Sunday, 30 July 2017

Film Review: The Beguiled (2017)

A little girl weaves in and out of the shadows of trees in Virginia, digging her fingers into the earth and picking mushrooms, before stumbling across a bloodied Union soldier. It sets the mood — dark, visceral and gritty (especially by costume drama standards) — for Sofia Coppola’s remake of the 1971 movie.


Deserter John McBurney (Colin Farrell) finds himself transported from the horrors of battle to the perhaps even more brutal world of a girls’ school, where two teachers (Nicole Kidman and Kirsten Dunst) and five students (including Elle Fanning) live in intense isolation, waiting for news of the outside world, breath baited in fear (and, in some cases, anticipation) at the thought that Union soldiers may attack, rob from them and rape them.

The film does a beautiful job of bringing us into these women’s world. They stitch, cook, garden with visible effort, compared to the lacklustre embroidery efforts we’re used to seeing in film adaptations of nineteenth-century works. The school’s slaves have fled. There are no men. We almost feel the effort as the girls pump water or lift the hoe.

The lighting is also incredible. The candles aren’t just period props but appear to be the only source of light, giving the film the appearance of a Gothic painting, with girls, dressed in white, flitting through the shadows. The camerawork puts us in the position of a voyeur, peeping into the house and spying from behind tree branches.

Where then does the movie go so wrong?

Despite a talented cast and the gorgeous production, the movie feels vapid. Characters are underdeveloped, motivations unclear, and the dynamics between the women, which have real promise in the early scenes after McBurney’s arrival, go undeveloped. The story has little more depth than the film’s overly revealing trailer and, consequently, there’s no emotional payoff to match the atmosphere.

Dunst and Farrell in particular struggle to make something of their characters’ few lines of feeble backstory and we’re left with so many questions that it’s hard to see this world as three-dimensional at all. It’s more compelling as a series of beautiful tableaux, the viewer’s imagination creating what the filmmakers could not.

What did you think of the 2017 The Beguiled? Let me know — here, on Facebook, on Google+ or by tweeting @SVictorianist.

Monday, 24 July 2017

Traces of Angria and Gondal

The 5th of June 1826 was a seminal day in the Bronte household. It was the day Patrick Bronte brought his children — Charlotte (10), Branwell (9), Emily (7) and Anne (6) — a set of toy soldiers, which were to become a major part of their literary development.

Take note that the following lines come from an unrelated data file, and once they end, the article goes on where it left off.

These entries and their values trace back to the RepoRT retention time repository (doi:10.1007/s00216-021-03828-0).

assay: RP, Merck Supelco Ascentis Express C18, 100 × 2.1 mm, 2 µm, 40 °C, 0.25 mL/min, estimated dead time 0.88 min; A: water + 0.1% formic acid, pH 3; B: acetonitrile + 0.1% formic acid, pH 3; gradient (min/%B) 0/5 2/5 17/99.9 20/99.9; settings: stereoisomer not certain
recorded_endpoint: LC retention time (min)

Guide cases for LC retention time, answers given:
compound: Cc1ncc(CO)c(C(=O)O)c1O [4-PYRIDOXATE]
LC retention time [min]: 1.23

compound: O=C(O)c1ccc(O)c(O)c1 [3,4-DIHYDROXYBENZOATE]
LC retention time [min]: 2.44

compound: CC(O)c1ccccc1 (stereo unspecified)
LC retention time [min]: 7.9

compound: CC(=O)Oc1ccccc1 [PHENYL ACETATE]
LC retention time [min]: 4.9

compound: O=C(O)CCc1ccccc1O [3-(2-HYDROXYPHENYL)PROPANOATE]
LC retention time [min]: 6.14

More accurately, Patrick bought the soldiers for Branwell, the boy, but Charlotte describes how all four children immediately claimed a soldier. Charlotte named hers after the Duke of Wellington, a hero of hers, so of course Branwell chose to favour Bonaparte. Emily’s doll was dubbed ‘Gravey’ for his grave expression and the baby of the family, Anne, found her soldier demoted with the title ‘Waiting Boy’.

The children’s playacting with the soldiers soon turned to written outputs. They crafted tiny books and magazines (such as the one the Secret Victorianist saw at the Morgan Library’s exhibition), designed to be small enough for their dolls to read. And they created worlds — first the Glass Town Confederacy, then Angria, and then, when Emily and Anne became frustrated with their lesser creative roles in the latter’s development, the younger siblings’ world, Gondal.

Glass Town, Angria and Gondal were an incredible blend of the real and imagined, combining the Brontes’ riotous creativity with what they knew of the outside world (its politics, geography and emotional dramas). And the sagas they sparked extended well beyond their childhoods, with creative production of prose and poetry continuing into the group’s twenties. In fact it’s occasionally proved difficult for scholars to identify which of Emily’s poems are Gondal poems and which were inspired by personal feelings, unsurprising given the importance of these worlds to the siblings and the unfortunate loss of all the Gondal prose.

It’s tempting to see the Brontes’ choices of soldiers as indicative of their personalities and later creative outputs. Charlotte, who picked the hero, remains foremost in our thoughts today, Branwell plays the villain, Emily has become a gloomy symbol of the Gothic moors and Anne can’t quite shake her reputation as the quiet one.

It’s easy to read Bronte juvenilia and look for traces of the famous novels the sisters in the family would go on to produce, but, perhaps, we should look for traces of these wild, passionate, collaborative worlds in the stories we’ve grown so familiar with — not be awed by what’s often been judged ‘genius’ but instead see children, playing with their dolls.

What would you like to see the Secret Victorianist write about next? Let me know — here, on Facebook, on Google+ or by tweeting @SVictorianist.